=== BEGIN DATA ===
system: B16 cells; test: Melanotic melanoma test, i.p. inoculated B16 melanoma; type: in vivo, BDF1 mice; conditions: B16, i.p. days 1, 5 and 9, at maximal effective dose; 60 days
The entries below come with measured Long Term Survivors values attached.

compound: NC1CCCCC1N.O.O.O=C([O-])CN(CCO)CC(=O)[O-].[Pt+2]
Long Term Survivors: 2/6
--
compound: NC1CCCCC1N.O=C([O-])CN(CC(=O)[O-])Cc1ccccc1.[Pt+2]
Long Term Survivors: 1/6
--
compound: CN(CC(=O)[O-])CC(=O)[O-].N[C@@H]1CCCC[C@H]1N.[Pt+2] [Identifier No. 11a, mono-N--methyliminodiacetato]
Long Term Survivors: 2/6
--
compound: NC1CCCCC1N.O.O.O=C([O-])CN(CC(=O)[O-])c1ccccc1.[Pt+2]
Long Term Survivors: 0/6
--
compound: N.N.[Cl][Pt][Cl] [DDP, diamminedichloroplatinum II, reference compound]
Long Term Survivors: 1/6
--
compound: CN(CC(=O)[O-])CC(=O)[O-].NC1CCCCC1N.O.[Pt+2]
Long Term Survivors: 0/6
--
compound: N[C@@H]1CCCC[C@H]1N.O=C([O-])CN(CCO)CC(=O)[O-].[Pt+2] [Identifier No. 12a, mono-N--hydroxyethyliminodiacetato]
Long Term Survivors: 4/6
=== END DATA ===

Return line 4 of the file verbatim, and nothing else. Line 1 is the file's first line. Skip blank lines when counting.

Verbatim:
Long Term Survivors: 2/6